Local government administrator Amir Khan said that by the time rescuers reached the area hit by the torrent, the 200-foot-deep mine had partially collapsed.

He said the mine, located in the Sharag area of the Harnai district, Balochistan province was ordered closed following the incident.

Such accidents are common in Pakistan’s coal mines, where safety standards are not widely respected.


Pakistan, China to jointly oversee security of CPEC projects after Dasu blast

Updated 24 July 2021

Pakistan, China to jointly oversee security of CPEC projects after Dasu blast

  • FM Shah Mahmood Qureshi is in China on a two-day visit that started on Friday
  • Pakistan reiterates support for China's 'national interests' in Taiwan, Xinjiang, Tibet, Hong Kong and South China Sea

ISLAMABAD: The foreign ministers of Pakistan and China on Saturday vowed joint efforts for the security of Beijing-sponsored infrastructure and development projects in Pakistan, after nine Chinese workers were killed in the country's northwest last week.

Shah Mahmood Qureshi and his Chinese counterpart, Wang Yi, made the statement as the Pakistani foreign minister is in China on a two-day visit that started on Friday.

While the Pakistani foreign office said the visit is part of regular high-level exchanges between the longtime allies, it comes after the Chinese workers employed at the Dasu Hydropower Project were killed in a bus explosion in Pakistan's northwestern Khyber Pakhtunkhwa province. The Dasu project is part of the China-Pakistan Economic Corridor (CPEC), a $65 billion investment plan aiming to link Pakistan's southwestern deep-sea port of Gwadar with the Chinese autonomous region of Xinjiang.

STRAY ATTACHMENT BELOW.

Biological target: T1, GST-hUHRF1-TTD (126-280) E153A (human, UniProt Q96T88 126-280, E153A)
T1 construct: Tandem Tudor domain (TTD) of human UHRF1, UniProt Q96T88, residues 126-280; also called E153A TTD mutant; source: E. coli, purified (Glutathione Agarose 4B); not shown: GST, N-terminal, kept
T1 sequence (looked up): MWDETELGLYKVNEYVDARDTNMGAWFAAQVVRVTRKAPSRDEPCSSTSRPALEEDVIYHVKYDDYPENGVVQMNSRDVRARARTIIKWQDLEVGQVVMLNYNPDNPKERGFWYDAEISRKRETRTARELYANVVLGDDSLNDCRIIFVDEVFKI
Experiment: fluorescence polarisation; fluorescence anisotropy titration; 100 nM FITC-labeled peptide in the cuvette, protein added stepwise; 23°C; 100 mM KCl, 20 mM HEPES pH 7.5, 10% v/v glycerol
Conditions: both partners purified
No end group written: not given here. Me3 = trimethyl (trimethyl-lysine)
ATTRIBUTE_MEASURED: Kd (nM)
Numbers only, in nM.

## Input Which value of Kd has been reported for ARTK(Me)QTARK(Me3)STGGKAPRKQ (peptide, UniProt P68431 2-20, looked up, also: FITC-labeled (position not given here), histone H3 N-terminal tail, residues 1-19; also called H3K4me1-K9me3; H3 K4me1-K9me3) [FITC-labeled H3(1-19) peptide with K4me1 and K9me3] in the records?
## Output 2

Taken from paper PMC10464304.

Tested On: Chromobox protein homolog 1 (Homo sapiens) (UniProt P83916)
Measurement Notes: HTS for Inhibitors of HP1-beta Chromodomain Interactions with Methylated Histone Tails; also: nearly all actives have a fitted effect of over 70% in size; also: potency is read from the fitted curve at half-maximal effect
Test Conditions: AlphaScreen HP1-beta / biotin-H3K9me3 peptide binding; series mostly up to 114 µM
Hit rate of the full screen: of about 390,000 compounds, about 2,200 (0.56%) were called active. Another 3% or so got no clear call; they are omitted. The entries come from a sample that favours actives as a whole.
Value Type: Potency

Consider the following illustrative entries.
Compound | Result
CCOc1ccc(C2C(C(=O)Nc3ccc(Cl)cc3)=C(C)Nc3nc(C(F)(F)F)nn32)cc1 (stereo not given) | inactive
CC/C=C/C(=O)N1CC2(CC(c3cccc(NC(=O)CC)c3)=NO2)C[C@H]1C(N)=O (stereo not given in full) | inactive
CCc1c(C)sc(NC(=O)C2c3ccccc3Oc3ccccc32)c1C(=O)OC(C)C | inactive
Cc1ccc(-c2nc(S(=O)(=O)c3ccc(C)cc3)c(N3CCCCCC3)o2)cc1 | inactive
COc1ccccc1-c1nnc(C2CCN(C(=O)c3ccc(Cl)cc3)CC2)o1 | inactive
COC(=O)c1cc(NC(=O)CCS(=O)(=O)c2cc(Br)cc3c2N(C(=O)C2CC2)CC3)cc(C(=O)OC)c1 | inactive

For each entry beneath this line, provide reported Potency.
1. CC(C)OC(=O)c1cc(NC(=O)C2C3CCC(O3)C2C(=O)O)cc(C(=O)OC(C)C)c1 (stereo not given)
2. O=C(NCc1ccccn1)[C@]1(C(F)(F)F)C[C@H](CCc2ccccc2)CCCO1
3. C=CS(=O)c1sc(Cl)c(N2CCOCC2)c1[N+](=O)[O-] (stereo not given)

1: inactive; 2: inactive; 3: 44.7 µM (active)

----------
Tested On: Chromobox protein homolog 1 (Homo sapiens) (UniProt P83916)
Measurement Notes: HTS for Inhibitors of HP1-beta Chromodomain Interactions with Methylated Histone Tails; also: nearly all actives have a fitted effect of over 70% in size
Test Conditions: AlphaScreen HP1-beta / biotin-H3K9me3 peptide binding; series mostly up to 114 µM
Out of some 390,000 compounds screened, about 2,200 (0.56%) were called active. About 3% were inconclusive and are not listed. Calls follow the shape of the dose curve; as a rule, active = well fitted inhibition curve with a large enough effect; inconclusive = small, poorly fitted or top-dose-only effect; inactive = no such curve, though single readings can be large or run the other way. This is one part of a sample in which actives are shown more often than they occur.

China had initially called it a bomb attack but backed away from the assertion after Pakistan stated it was an accident. Later Beijing sent a team to help investigate the matter jointly with Pakistani authorities.

"Both sides expressed their firm resolve to expose the culprits and their reprehensible designs through the ongoing joint investigation, give exemplary punishment to the perpetrators, ensure comprehensive safety and security of the Chinese projects, nationals and institutions, and prevent recurrence of such incidents," Qureshi and Yi said in a joint statement.

As the ministers reiterated their support for each other's "core national interests," they said "the two sides will continue to firmly advance the construction of CPEC."

Pakistan expressed its commitment to the "one China" policy of Beijing, which sees Taiwan as its province, and support to China over other disputed territories. 

"Pakistani side also expressed its firm support to China on core issues of its national interest, such as Taiwan, Xinjiang, Tibet, Hong Kong and South China Sea." the statement said.

This year, Pakistan and China are celebrating the 70th anniversary of the establishment of diplomatic relations with more than 100 celebratory events, which the ministers said are "demonstrating warmth and deep sentiments of their unshakable fraternal bonds."


Pakistan makes COVID-19 vaccination mandatory for domestic air travel

Updated 24 July 2021

Pakistan makes COVID-19 vaccination mandatory for domestic air travel

  • Decision comes as Pakistan grapples with a surge in infections fueled by local transmission of the more aggressive delta variant
  • The country of 220 million people has so far administered COVID-19 vaccine doses to nearly 25 million people